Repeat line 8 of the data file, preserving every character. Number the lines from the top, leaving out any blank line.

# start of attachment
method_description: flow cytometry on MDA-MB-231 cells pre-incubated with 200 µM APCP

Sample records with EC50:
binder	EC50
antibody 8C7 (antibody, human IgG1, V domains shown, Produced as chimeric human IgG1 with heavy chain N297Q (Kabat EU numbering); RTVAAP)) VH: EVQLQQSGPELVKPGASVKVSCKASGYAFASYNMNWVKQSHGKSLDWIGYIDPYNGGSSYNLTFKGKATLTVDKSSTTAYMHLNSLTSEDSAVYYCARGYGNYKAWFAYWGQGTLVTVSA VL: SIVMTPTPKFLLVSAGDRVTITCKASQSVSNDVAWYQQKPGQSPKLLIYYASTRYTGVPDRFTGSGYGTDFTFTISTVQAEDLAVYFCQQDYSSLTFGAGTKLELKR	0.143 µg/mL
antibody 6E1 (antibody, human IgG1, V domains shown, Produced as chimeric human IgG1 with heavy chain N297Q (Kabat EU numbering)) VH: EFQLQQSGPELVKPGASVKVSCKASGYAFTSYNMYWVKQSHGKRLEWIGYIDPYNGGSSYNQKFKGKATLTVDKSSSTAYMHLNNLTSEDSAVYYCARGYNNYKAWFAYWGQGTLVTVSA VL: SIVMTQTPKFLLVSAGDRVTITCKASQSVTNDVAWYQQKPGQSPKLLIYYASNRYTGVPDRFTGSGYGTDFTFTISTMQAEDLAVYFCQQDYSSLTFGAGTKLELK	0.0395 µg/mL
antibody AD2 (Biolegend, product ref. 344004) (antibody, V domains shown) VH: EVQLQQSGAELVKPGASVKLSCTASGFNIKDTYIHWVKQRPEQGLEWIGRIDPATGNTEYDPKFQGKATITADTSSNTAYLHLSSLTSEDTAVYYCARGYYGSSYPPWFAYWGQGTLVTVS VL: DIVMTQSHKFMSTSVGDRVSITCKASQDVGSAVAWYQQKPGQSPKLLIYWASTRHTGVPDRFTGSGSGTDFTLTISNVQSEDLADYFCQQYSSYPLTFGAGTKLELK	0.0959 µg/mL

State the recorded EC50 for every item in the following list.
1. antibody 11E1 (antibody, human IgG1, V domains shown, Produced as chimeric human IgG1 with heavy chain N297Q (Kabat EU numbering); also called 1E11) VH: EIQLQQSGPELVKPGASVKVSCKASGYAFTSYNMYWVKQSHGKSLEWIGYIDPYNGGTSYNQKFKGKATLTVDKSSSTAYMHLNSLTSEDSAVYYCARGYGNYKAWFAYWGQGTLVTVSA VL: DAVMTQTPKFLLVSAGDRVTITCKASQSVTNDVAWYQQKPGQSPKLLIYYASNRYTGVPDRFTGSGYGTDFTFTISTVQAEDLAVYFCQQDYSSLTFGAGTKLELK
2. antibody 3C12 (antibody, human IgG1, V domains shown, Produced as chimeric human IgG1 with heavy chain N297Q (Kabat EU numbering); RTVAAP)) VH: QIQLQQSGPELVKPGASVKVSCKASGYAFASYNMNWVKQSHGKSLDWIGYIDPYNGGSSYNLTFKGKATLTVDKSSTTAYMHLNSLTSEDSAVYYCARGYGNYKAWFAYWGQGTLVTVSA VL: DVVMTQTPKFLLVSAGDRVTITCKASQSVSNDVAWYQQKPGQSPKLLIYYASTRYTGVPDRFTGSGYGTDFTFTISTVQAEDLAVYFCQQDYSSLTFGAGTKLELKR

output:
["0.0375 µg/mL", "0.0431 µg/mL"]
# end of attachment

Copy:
1. antibody 11E1 (antibody, human IgG1, V domains shown, Produced as chimeric human IgG1 with heavy chain N297Q (Kabat EU numbering); also called 1E11) VH: EIQLQQSGPELVKPGASVKVSCKASGYAFTSYNMYWVKQSHGKSLEWIGYIDPYNGGTSYNQKFKGKATLTVDKSSSTAYMHLNSLTSEDSAVYYCARGYGNYKAWFAYWGQGTLVTVSA VL: DAVMTQTPKFLLVSAGDRVTITCKASQSVTNDVAWYQQKPGQSPKLLIYYASNRYTGVPDRFTGSGYGTDFTFTISTVQAEDLAVYFCQQDYSSLTFGAGTKLELK